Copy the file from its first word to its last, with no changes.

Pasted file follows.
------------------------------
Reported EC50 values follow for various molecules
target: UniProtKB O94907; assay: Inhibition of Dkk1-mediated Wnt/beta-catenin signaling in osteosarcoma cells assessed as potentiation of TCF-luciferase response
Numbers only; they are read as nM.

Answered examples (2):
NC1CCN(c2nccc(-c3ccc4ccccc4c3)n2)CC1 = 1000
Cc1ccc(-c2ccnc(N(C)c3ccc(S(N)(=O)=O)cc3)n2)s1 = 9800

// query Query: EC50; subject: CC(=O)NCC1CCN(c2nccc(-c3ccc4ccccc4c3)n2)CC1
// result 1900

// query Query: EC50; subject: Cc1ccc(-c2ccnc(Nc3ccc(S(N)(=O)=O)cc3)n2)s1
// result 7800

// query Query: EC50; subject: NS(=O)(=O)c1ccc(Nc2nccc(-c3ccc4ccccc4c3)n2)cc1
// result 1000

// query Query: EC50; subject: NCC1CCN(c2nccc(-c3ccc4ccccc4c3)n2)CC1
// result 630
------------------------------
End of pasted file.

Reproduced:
Reported EC50 values follow for various molecules
target: UniProtKB O94907; assay: Inhibition of Dkk1-mediated Wnt/beta-catenin signaling in osteosarcoma cells assessed as potentiation of TCF-luciferase response
Numbers only; they are read as nM.

Answered examples (2):
NC1CCN(c2nccc(-c3ccc4ccccc4c3)n2)CC1 = 1000
Cc1ccc(-c2ccnc(N(C)c3ccc(S(N)(=O)=O)cc3)n2)s1 = 9800

// query Query: EC50; subject: CC(=O)NCC1CCN(c2nccc(-c3ccc4ccccc4c3)n2)CC1
// result 1900

// query Query: EC50; subject: Cc1ccc(-c2ccnc(Nc3ccc(S(N)(=O)=O)cc3)n2)s1
// result 7800

// query Query: EC50; subject: NS(=O)(=O)c1ccc(Nc2nccc(-c3ccc4ccccc4c3)n2)cc1
// result 1000

// query Query: EC50; subject: NCC1CCN(c2nccc(-c3ccc4ccccc4c3)n2)CC1
// result 630